Written evidence submitted by the Disabled Police Association (POP0018)

1. We are grateful to have this opportunity as representatives of those with disabilities in policing, including those who are neurodivergent, to support the committee while it considers the policing priorities for the future. 18% of working age adults live with some form of disability and we should expect similar numbers in policing to represent the communities we serve, including those who are disabled as well as different in other ways such as race or sexual orientation. We apologise for a brief response due to time constraints and other demands.

2. For the modern police service to have legitimacy and public confidence it requires diversity at all levels to effectively serve diverse communities across the UK. The spotlight is currently on the Metropolitan Police, however, prejudice, inappropriate conduct and exclusion is a reality to varying degrees across all forces. Police Chiefs are often unwilling to face uncomfortable truths about police workplace cultures and often lack the cohesion or structure at a national level to make decisions that could result in tangible improvements.

3. A National Police Chiefs Council (NPCC) commissioned workforce survey revealed in 2020 shocking levels of disablism and ableism within police forces, including 42% of respondents who had experienced derogatory comments about their disability during the previous 12 months. There is not a current or comprehensive diversity, equality and inclusion strategy or delivery plan agreed, or any programme in response to the survey which may promote positive workplace cultures where all differences are respected. This is a clear retention risk to the objectives of the Police Uplift Programme.

4. Although there are some very understanding and approachable chief officers, over the past 5 years Police Chiefs Council have been unable to agree a position on support and funding for national police diverse networks such as ours. In this modern age we still do not have an allocated budget; committee members are volunteers who often complete association work in their own time and the lead roles are not nationally funded, resulting in varying amounts of negotiated time being agreed with an individual’s home force. This restricts the capacity for diverse networks to influence, support and challenge constructively strategic leaders – we are beginning to consider if this is, albeit unconsciously, intentional.

5. Well-supported and funded national staff networks could be at the heart of any solutions as well as having the capacity to advise on how best to serve the communities we represent. It is entirely logical to suggest there is a correlation between how members of the police service who are different are treated within the police service and how the police go on to serve different communities if they engage with them at all. This is at the heart of the policing principles originally set by Sir Robert Peel and we urgently need policies that empower and encourage our workforce to share their lived experience, to feed directly into local and national training programmes.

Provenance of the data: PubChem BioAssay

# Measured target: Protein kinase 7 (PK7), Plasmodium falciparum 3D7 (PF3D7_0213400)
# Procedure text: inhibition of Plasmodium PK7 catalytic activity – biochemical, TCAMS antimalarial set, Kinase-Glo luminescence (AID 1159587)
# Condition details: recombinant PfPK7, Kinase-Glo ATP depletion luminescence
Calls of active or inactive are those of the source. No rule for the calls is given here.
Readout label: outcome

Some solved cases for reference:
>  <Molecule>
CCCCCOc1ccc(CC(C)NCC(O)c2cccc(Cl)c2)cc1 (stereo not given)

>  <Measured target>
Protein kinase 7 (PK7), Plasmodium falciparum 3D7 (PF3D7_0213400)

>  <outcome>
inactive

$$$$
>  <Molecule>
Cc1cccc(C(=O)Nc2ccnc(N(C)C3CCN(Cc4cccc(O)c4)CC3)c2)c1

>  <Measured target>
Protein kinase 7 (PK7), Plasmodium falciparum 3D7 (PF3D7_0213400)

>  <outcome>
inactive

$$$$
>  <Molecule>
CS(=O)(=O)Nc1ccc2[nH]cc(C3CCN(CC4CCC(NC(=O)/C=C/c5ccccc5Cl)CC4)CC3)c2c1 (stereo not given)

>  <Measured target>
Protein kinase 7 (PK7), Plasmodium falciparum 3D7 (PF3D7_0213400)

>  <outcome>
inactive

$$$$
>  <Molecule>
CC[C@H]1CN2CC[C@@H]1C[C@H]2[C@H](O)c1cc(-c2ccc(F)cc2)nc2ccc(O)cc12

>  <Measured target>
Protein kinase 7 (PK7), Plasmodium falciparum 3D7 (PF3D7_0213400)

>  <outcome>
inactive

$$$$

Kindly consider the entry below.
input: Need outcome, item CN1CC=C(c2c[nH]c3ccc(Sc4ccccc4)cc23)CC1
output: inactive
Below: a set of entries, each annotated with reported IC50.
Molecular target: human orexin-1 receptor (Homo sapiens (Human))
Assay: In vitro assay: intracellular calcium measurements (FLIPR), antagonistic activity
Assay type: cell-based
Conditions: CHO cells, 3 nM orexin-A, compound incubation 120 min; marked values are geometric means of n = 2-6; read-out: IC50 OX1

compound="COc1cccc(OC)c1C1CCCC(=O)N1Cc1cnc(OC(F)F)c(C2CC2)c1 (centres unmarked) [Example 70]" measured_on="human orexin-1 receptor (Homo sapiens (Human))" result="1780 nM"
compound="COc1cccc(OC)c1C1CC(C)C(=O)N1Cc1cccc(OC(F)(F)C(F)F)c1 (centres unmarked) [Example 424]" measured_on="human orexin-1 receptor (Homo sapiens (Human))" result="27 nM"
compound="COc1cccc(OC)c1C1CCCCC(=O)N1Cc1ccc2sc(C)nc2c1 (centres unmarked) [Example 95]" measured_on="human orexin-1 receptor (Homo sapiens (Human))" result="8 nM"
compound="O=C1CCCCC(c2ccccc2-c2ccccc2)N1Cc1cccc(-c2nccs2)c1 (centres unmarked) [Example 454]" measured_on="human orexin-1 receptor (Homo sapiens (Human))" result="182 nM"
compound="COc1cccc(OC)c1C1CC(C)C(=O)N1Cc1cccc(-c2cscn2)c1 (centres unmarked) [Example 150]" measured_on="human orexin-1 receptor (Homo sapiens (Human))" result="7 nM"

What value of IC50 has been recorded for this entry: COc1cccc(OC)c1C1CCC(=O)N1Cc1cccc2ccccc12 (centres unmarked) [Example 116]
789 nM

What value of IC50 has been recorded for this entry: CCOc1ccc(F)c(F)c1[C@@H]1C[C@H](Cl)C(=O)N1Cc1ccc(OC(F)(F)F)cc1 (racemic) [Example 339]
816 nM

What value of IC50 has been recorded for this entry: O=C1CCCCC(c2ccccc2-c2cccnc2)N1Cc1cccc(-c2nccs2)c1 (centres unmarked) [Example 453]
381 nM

6. Disability hate crime has increased by 43% over the past 12 months and many disabled people consider their mistreatment and discrimination to be a reality of everyday life. Those who have the courage to report hate crime often face a criminal justice system that does not operate in unison and services that blame each other for case failures.

7. Unfortunately, our experience of the NPCC is swift decisions, positive messages and funded initiatives only in response to high profile tragedies such as George Floyd and Sarah Everard, which attract a lot of media and political comments; however, this can also result in cynical behaviours and perverse outcomes to the detriment of other diverse groups such as ours who frequently remain marginalised, forgotten as a protected group in their key messages and largely unsupported. It is such a shame that tragic cases relating to disabled people such as that of Fiona Pilkington and her daughter in 2007 appear to have been largely forgotten.

8. For many years we have attempted to influence, support and make respectful requests of NPCC with little success – we have always been keen to be part of the solution. It is a great shame that we are not currently able to speak more highly of how it is to be different in today’s police service, particularly as our members remain proud of what they do and determined to make a difference. If disabled members of the police service are supported well with reasonable adjustments and compassion, they are able to perform better and provide discretionary effort providing much needed capacity within our public service during the challenging years ahead.

9. Thank you again for seeking our comments.

October 2022